A true home away from home
Isabel DiBiasio-Hudson discusses the MHC community: rooted in compassion, empathy and a desire to support people in the way that they want and need to be.
When I was researching colleges, the statistics only helped me so much. Nothing matched the experience of authentic interactions with students in their own environment or of having an organic conversation with faculty.
Mount Holyoke — the first women’s college that I looked at — quickly rose to the top of my list.
Overnight decision (of sorts)
In high school I had taken courses at a coed university, so I thought I had a good idea of what a college classroom was like. That was until I visited Mount Holyoke’s campus.
After an overnight visit, I knew Mount Holyoke was the place I would spend the next four years of my life. I chatted with faculty members who were approachable, kind and knowledgeable. The College fostered the strong mentor relationships I was looking for. I made several new friends and fell in love with the sushi station at the Blanchard Community Center. I could see myself being a student at Mount Holyoke and being happy here.
As a nonbinary person, it is essential for me to be in a space I can find peers and be affirmed in my identity in all contexts across campus. Mount Holyoke has offered that to a degree that I didn’t know was possible.
The ethos of the community at Mount Holyoke is rooted in compassion, empathy and a desire to support people in the way that they want and need to be supported. Being part of this community and knowing that I have people who have my back has changed the way that I move forward into the world.
Growing up in the rural Southeast, I spent plenty of afternoons romping in the woods, climbing trees and playing in creeks. Mount Holyoke’s location is in the gorgeous Connecticut River Valley and has so much to offer in terms of natural resources and hiking. I love to walk and skateboard the path around Lower Lake. And balancing all the natural scenery are Amherst and Northampton, two small but lively cities.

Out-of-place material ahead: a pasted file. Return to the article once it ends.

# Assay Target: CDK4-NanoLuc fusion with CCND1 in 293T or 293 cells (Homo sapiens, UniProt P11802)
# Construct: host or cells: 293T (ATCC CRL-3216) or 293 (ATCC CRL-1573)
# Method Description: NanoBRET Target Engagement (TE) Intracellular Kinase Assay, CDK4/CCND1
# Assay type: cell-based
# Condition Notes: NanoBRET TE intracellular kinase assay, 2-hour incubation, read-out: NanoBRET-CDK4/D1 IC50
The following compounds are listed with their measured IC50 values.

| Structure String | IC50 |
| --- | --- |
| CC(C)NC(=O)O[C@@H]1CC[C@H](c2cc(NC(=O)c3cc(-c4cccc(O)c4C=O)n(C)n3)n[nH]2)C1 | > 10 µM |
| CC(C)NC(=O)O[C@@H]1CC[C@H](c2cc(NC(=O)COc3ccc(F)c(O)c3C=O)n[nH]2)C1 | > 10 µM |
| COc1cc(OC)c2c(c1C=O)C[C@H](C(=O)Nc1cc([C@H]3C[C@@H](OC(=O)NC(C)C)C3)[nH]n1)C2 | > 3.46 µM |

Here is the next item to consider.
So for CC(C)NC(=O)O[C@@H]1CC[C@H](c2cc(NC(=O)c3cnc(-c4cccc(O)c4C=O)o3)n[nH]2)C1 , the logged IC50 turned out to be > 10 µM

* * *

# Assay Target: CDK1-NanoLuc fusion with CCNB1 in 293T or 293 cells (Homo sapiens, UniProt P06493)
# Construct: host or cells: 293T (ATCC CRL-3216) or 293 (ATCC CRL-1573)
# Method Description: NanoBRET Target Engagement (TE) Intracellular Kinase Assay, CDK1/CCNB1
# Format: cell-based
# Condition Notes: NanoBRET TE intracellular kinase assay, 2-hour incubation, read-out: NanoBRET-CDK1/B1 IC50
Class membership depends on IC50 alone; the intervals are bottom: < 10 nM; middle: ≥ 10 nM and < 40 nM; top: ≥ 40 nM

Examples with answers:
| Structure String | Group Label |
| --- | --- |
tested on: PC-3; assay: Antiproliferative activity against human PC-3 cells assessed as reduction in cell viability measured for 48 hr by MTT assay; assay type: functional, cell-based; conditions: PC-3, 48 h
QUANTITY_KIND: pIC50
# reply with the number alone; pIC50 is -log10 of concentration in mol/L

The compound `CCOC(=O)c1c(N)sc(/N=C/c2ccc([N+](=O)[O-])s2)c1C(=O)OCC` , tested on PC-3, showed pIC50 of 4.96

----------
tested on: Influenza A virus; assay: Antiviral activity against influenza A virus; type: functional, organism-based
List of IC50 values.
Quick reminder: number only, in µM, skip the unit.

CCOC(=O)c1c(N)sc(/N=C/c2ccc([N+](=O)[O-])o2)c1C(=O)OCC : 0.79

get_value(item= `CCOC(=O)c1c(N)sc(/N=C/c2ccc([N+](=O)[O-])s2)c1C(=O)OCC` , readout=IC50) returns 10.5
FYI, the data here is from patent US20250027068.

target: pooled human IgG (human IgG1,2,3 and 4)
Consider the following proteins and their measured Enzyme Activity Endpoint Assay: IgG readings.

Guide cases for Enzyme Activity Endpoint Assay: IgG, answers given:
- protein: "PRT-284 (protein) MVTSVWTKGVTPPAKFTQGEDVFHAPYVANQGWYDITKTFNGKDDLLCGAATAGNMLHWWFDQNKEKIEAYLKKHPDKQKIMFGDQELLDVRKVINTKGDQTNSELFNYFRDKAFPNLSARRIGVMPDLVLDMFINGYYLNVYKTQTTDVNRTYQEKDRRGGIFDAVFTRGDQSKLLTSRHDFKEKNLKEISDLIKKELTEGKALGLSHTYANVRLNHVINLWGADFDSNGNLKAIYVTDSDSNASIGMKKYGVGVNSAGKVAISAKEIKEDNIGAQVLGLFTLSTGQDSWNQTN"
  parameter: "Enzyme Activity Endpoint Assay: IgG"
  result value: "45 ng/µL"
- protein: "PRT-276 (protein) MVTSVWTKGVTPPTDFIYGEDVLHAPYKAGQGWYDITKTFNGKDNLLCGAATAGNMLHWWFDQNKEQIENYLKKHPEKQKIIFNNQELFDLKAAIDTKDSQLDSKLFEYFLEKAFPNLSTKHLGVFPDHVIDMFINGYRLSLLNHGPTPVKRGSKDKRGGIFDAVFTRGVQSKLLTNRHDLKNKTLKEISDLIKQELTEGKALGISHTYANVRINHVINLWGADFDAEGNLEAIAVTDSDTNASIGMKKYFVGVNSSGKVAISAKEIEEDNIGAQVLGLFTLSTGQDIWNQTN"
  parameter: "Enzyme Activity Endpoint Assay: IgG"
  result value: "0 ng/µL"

My long-term goal is to be an adolescent cardiologist, and Mount Holyoke provides the academic support to reach that goal. Because Mount Holyoke is a research institution, there are many opportunities to get hands-on experience by becoming involved with professors’ research. Add to this the access to research presentations, faculty, technology and academic resources provided by the Five College Consortium, and you have a collaborative teaching and learning environment where you can thrive!
Home is a place where you can build a solid foundation and grow. Mount Holyoke allows their students to do both. I see this most often in my STEM classes, where students who historically have had no or limited access to male-dominated STEM fields are encouraged and empowered to occupy these otherwise inaccessible spaces — a sight that continues to blow my mind and is a testament to the power of Mount Holyoke’s supportive faculty and community.